The draw of surf is not necessarily to the popularized culture that mystifies it. Sure, surf culture dwells in sunny coastlines with warm waters and perfect breaks. Yet it also exists on stormy shorelines that are nowhere near lands of palm trees and sun-kissed skin. In this installment of Some Thoughts, Skye Nacel explains that surfing is the sum of its parts: the early mornings, long drives, heavy conditions, hair-raising breaks, and deep camaraderie that make for a pervasive connection between a soul and the ocean. ‘Some Thoughts’ is a written series on KorduroyTV with thoughtful people like you.
From humble beginnings in a small mill town knowing close to nothing about surfing, let alone surfing in New England, I find myself dedicating much of my life to this sport, culture, and lifestyle. It is now part of who I am. It challenges me, it elates me, it inspires me, and, in those flat spells, it haunts me.
I started later than most but did so with a passion that fueled complete focus and complete dedication. Not much gets me up at four in the morning, getting into my van on the mountain and driving for hours through snow and snowstorms just to see if there was a wave waiting for me. It’s led me across the borders of countries and introduced me to cultures that no book could describe and get it right. It’s led me to beautiful corners of the earth on a wing and a prayer, with five bucks or less in my pocket.
What a great feeling to know that all you sacrificed to get to that one spot that one day would make the session itself so much more, in spite of the effort it took. I hike over mountains with a couple of friends to surf in peace and solitude with only seals as companions. There’s something about surfing in driving rain, ice, snow, and fog — surfing over coral, ledge, and volcanic rock — and no greater sense of being alive than being pounded to the bottom, held there to the point of drowning, only to be released, gasping and exhausted, and ready to do it all over again.
What brings a man to surf naked, surf at night, surf crazy — often to the chagrin of good friends? I’ve paddled frantically against five-plus knot currents looking up at a freighter looking down at me. When did I learn that coconut trees are statistically more dangerous than those sharks that surfed beneath me – proud, strong and clear as day – in the waters of Panama?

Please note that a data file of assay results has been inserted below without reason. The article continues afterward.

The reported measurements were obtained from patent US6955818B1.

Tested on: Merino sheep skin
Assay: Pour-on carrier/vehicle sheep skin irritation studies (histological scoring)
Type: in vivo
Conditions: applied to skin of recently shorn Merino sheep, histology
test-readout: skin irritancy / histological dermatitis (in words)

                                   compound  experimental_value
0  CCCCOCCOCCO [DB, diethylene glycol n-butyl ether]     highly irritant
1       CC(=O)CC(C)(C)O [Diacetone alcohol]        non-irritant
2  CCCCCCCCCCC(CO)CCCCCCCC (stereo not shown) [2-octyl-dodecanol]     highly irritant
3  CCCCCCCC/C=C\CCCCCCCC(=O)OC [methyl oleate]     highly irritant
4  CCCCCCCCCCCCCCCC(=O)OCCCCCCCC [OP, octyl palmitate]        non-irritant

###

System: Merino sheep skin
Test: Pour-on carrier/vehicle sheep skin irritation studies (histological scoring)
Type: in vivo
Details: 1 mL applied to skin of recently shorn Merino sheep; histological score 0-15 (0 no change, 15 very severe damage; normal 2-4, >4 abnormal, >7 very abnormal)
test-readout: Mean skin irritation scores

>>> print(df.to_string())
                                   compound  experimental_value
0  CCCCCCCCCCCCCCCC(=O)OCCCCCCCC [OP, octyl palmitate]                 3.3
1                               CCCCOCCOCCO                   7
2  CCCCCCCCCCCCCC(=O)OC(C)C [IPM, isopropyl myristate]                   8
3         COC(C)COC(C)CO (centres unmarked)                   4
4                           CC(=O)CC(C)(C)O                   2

I’m really proud of not needing to be in a lineup. I’ve learned to explore, seek, and dedicate myself to surfing in solitude. I’ve surfed 10 different spots in three days. It’s all worth it, all the hard work to get there for time in the water in peace and connect with it in solitude. I’ve cut down full trees in a tropical storm with the tacit approval of the local police on my way. These are the things we do.
One Saturday, Meg and I headed out in the wee hours trying to stay awake to get to the coast to meet up with a friend. The coast was shrouded in a fog so thick and deep that visibility was beyond limited. The waves were short-period wind swell. You had to duck dive over and over on the way out. Waves were breaking everywhere with no rhyme or reason that first session. Meg fought and fought being pounded back to the beach, hundreds of yards from where she went in. I was still out there with our friend, and as the fog obscured seeing anything, I thought about her safety and sent out fervent wishes.
Perhaps conventional wisdom would be to call it a day, but after warming up and taking a breather, we headed out into an even thicker fog in the afternoon. Normally, the fog would have lifted with the sun by then, but not that day. I surfed one right that put me over the rocks near the cliff where I barely saw my buddy, Mike, for one minute, still inside fighting to get out. He never did make it out there that day.
But there I was in the North Atlantic, pondering the 40-year journey of my life. My thoughts took me back to not even knowing surfing existed to being completely alone and surrounded by Mother Ocean, feeling for her mood and thankful for her permission to play. A gift among the many others I have been given in my life. In the scheme of things, it may not mean anything to those who don’t understand it, don’t get it. There are no paychecks or forms of glory for this kind of dedication except the feeling within myself. There will be new journeys, and few of my friends and family will ever understand the depth of finding and feeling a passion so completely, regardless of the time it lasts.
My journey continues. There are new storms brewing. There are trips that are only dreams now but will become a reality with commitment, dedication, hard work, and the vision that comes with passion. There are new cultures to experience and, hopefully, new challenges with those harrowing escapes that keep the adrenaline pumping. New waves, new friends, part of my journey. Even if it means still being broke to keep the stoke.
Soon I will teach both my nephew and a few like souls who have in them a dedication and appreciation for our great Mother – to protect her and get her permission to borrow a few foggy waves on yet another day.